Edited - rolled pastry

I placed each square onto a tray lined with baking paper and popped it in the fridge for another 15 minutes whilst I tucked into our takeaway dinner which had arrived whilst I was fighting with the sieve!

Once chilled, I popped the pastry into a pre-heated oven on 220 degrees celsius for 15 minutes.  I had to use 2 trays which wouldn’t fit on one shelf together so after 5 minutes, I switched them over.  And then again after the next 7 minutes.  Once they were cooked, I left the pastry squares to cool on the trays.

Edited - cooked pastry

I lined a square tin with foil and then placed one of the cooled pastry squares into the bottom.  The recipe says to use a 23cm square tin but the pastry looked a bit lost so I took it out and transferred the foil to my loose base 20cm square tin before adding the pastry again.

Edited - layer 1

I spooned the crème pât onto the pastry and used an icing spatula to spread it out as evenly as possible.

Edited - layer 2

I added the second pastry square (which broke slightly!) and got started on the icing.

Edited - layer 3

I sifted the icing sugar into a bowl and gradually added the water.  I used a little more than the recipe suggested as the mixture felt too stiff to be able to spread on the delicate pastry.  If you do this, just be careful to add a small amount at a time, it’s amazing how quickly the icing can turn from being too thick to being too runny. 

Edited - icing

I let the icing to one side whilst I melted the chocolate.  To do this, I put the squares into a mug and popped it in the microwave for around 30 seconds, string part way through.  I then gave it a good mix until it was nice a smooth.  I took a disposable icing bag and put it into a glass without cutting the bottom.  I added the chocolate and left it to firm up slightly whilst I iced the top of the pastry.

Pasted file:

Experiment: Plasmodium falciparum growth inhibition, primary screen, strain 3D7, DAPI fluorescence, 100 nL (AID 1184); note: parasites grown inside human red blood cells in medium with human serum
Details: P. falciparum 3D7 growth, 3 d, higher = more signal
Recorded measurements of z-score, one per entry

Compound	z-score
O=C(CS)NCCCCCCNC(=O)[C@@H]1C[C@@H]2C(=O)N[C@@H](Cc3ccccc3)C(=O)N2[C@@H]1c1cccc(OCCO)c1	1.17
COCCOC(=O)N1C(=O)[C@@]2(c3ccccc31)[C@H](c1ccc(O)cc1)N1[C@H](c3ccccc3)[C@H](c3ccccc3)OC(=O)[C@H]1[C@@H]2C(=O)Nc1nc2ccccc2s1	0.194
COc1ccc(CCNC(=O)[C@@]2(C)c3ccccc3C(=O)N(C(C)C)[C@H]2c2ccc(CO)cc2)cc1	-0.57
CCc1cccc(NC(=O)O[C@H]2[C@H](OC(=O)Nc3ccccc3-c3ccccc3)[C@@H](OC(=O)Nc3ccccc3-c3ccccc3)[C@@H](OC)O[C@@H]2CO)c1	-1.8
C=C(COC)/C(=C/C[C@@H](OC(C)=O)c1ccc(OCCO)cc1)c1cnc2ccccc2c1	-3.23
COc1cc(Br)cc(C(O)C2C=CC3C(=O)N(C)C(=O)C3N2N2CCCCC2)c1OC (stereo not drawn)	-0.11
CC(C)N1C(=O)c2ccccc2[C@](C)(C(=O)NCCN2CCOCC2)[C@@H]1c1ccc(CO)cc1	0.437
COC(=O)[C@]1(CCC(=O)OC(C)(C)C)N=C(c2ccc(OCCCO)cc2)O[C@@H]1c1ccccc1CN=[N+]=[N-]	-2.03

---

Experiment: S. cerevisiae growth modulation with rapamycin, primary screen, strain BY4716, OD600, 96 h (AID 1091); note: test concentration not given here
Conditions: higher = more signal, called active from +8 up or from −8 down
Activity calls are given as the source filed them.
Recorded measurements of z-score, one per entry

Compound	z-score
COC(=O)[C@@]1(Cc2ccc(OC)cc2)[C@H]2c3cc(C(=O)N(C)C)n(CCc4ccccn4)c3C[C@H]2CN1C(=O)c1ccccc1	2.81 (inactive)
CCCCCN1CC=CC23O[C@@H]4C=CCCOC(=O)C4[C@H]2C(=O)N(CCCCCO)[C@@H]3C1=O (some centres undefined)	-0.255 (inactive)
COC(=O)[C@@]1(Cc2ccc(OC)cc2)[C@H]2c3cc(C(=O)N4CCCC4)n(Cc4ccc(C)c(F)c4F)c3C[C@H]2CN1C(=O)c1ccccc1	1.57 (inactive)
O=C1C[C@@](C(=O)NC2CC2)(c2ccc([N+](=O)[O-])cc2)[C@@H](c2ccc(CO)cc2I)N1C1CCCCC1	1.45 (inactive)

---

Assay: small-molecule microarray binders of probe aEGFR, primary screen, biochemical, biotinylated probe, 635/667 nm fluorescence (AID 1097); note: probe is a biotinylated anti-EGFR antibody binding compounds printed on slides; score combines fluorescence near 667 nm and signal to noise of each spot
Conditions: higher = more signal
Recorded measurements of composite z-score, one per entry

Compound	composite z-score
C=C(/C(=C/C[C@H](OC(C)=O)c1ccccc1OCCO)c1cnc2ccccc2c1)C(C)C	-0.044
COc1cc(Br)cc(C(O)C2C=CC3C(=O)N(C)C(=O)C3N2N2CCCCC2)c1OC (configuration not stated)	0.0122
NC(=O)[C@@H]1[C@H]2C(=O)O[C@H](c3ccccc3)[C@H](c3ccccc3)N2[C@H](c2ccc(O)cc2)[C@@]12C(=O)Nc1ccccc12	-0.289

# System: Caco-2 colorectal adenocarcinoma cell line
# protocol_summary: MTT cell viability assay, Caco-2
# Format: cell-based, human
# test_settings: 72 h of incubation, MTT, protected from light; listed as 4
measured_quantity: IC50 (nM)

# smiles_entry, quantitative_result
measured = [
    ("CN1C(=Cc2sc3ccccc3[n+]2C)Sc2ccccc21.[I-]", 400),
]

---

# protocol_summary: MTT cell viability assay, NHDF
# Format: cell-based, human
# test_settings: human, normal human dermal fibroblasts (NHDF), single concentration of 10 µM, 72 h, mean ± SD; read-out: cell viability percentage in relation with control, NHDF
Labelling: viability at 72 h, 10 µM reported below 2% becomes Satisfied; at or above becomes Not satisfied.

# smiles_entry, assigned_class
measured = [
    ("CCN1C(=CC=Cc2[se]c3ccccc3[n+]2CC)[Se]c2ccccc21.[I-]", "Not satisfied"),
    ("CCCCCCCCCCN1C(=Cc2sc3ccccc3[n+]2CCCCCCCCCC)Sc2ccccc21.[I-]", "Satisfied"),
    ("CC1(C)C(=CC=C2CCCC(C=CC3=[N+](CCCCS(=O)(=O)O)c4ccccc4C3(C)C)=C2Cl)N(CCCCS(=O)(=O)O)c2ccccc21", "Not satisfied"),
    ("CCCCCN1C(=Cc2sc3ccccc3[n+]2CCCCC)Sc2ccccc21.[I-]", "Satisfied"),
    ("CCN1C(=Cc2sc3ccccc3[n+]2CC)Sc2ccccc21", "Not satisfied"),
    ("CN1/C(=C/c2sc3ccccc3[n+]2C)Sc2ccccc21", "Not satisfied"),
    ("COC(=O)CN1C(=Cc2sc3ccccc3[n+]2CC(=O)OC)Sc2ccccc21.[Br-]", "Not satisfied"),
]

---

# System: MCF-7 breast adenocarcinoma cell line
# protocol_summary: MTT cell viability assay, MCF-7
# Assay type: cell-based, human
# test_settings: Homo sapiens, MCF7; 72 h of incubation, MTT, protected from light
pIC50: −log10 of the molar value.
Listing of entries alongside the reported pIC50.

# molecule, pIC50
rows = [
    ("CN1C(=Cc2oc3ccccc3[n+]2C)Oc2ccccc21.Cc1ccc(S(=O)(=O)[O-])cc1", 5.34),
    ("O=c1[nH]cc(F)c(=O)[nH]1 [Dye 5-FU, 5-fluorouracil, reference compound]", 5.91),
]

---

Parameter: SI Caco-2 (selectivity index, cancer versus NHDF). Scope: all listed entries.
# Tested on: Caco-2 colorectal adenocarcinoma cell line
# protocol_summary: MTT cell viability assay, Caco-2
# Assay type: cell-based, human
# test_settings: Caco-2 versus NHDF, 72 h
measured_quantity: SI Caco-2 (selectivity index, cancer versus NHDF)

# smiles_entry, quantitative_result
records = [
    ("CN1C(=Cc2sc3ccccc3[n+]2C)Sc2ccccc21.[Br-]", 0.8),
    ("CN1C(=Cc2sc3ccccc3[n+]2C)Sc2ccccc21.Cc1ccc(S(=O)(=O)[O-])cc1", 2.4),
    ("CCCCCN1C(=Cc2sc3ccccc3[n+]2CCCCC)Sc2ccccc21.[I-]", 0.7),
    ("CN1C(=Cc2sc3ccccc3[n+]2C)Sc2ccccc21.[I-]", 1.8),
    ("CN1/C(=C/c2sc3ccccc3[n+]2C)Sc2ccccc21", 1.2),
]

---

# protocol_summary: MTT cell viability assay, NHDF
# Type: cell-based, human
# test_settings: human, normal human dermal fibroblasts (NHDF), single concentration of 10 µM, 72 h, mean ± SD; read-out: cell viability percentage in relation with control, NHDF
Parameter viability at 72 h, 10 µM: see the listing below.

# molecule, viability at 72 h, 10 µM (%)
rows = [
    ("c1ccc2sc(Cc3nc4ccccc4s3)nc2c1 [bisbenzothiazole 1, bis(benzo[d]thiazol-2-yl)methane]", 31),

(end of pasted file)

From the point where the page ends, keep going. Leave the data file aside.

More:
After the chocolate had cooled slightly, I snipped off the corner of the icing bag to leave a very fine ‘nozzle’.  I then piped parallel lines onto the white icing.  I started off with 5 (not very evenly spaced) lines and then decided I could pipe some more in between each of them.  Once there was enough chocolate lines, I took a tooth pick and pulled parallel lines across the melted chocolate and icing in alternating directions to create the feathered effect.  I had never done this before and was impressed with how easy it was to make the decoration look so good!

Edited - feathered

I then put the finished custard slice back in the fridge to set over night.

The next day I used a sharp knife to cut it into small squares and boxed them up to take with me to Doncaster, where I was due to spend the day with 4 of the girls from University and one of their parents.  Unfortunately, Libby wasn’t at this get together and so didn’t get to try her suggested challenge.  However, everyone who got to try them said they were very delicious.

Edited - sliced up Edited - served up 2

I personally was really impressed with these.  This challenge pushed me to try new techniques in making puff pastry and crème pât, both of which turned out really well.  Plus, I discovered a new sweet treat favourite!  As I write this, I’ve just had one of the left over slices (well there weren’t any left over from Doncaster, but I sneakily kept a couple of squares at home for me and Dave) and they really are absolutely yummy!